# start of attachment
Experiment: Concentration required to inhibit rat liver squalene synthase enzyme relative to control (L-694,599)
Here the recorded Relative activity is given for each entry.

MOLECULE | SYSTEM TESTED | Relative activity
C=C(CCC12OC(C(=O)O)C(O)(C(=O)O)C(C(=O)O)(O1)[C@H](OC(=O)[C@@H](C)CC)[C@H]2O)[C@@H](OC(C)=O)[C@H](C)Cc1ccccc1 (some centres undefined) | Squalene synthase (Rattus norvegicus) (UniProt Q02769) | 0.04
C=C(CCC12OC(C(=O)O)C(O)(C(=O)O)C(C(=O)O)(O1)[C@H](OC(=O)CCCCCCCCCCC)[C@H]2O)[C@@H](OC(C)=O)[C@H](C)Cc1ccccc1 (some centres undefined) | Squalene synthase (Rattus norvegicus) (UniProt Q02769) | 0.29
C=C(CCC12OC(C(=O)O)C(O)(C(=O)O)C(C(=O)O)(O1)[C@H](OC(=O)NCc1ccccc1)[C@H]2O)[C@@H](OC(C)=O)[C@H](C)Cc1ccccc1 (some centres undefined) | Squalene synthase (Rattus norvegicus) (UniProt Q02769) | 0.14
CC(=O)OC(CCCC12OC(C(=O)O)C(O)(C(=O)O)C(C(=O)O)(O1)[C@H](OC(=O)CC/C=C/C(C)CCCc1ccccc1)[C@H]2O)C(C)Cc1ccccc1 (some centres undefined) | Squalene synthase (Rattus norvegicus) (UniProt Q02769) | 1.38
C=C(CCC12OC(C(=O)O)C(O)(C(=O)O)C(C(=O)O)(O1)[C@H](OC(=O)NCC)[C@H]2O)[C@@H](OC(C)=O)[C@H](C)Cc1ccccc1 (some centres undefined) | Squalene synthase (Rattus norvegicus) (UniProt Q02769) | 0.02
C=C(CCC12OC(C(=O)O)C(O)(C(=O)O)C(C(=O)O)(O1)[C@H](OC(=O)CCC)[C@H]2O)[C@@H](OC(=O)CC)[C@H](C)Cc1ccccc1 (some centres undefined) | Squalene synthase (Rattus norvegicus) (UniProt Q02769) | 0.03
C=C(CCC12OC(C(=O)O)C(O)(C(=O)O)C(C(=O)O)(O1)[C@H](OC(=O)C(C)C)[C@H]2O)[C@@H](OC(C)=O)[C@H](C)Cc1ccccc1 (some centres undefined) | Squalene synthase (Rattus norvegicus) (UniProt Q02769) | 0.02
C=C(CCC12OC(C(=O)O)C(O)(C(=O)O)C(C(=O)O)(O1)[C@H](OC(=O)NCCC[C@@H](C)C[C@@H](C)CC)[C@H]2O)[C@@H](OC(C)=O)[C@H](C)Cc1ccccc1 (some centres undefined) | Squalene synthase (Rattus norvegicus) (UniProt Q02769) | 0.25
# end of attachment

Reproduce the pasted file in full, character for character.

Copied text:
Experiment: Concentration required to inhibit rat liver squalene synthase enzyme relative to control (L-694,599)
Here the recorded Relative activity is given for each entry.

MOLECULE | SYSTEM TESTED | Relative activity
C=C(CCC12OC(C(=O)O)C(O)(C(=O)O)C(C(=O)O)(O1)[C@H](OC(=O)[C@@H](C)CC)[C@H]2O)[C@@H](OC(C)=O)[C@H](C)Cc1ccccc1 (some centres undefined) | Squalene synthase (Rattus norvegicus) (UniProt Q02769) | 0.04
C=C(CCC12OC(C(=O)O)C(O)(C(=O)O)C(C(=O)O)(O1)[C@H](OC(=O)CCCCCCCCCCC)[C@H]2O)[C@@H](OC(C)=O)[C@H](C)Cc1ccccc1 (some centres undefined) | Squalene synthase (Rattus norvegicus) (UniProt Q02769) | 0.29
C=C(CCC12OC(C(=O)O)C(O)(C(=O)O)C(C(=O)O)(O1)[C@H](OC(=O)NCc1ccccc1)[C@H]2O)[C@@H](OC(C)=O)[C@H](C)Cc1ccccc1 (some centres undefined) | Squalene synthase (Rattus norvegicus) (UniProt Q02769) | 0.14
CC(=O)OC(CCCC12OC(C(=O)O)C(O)(C(=O)O)C(C(=O)O)(O1)[C@H](OC(=O)CC/C=C/C(C)CCCc1ccccc1)[C@H]2O)C(C)Cc1ccccc1 (some centres undefined) | Squalene synthase (Rattus norvegicus) (UniProt Q02769) | 1.38
C=C(CCC12OC(C(=O)O)C(O)(C(=O)O)C(C(=O)O)(O1)[C@H](OC(=O)NCC)[C@H]2O)[C@@H](OC(C)=O)[C@H](C)Cc1ccccc1 (some centres undefined) | Squalene synthase (Rattus norvegicus) (UniProt Q02769) | 0.02
C=C(CCC12OC(C(=O)O)C(O)(C(=O)O)C(C(=O)O)(O1)[C@H](OC(=O)CCC)[C@H]2O)[C@@H](OC(=O)CC)[C@H](C)Cc1ccccc1 (some centres undefined) | Squalene synthase (Rattus norvegicus) (UniProt Q02769) | 0.03
C=C(CCC12OC(C(=O)O)C(O)(C(=O)O)C(C(=O)O)(O1)[C@H](OC(=O)C(C)C)[C@H]2O)[C@@H](OC(C)=O)[C@H](C)Cc1ccccc1 (some centres undefined) | Squalene synthase (Rattus norvegicus) (UniProt Q02769) | 0.02
C=C(CCC12OC(C(=O)O)C(O)(C(=O)O)C(C(=O)O)(O1)[C@H](OC(=O)NCCC[C@@H](C)C[C@@H](C)CC)[C@H]2O)[C@@H](OC(C)=O)[C@H](C)Cc1ccccc1 (some centres undefined) | Squalene synthase (Rattus norvegicus) (UniProt Q02769) | 0.25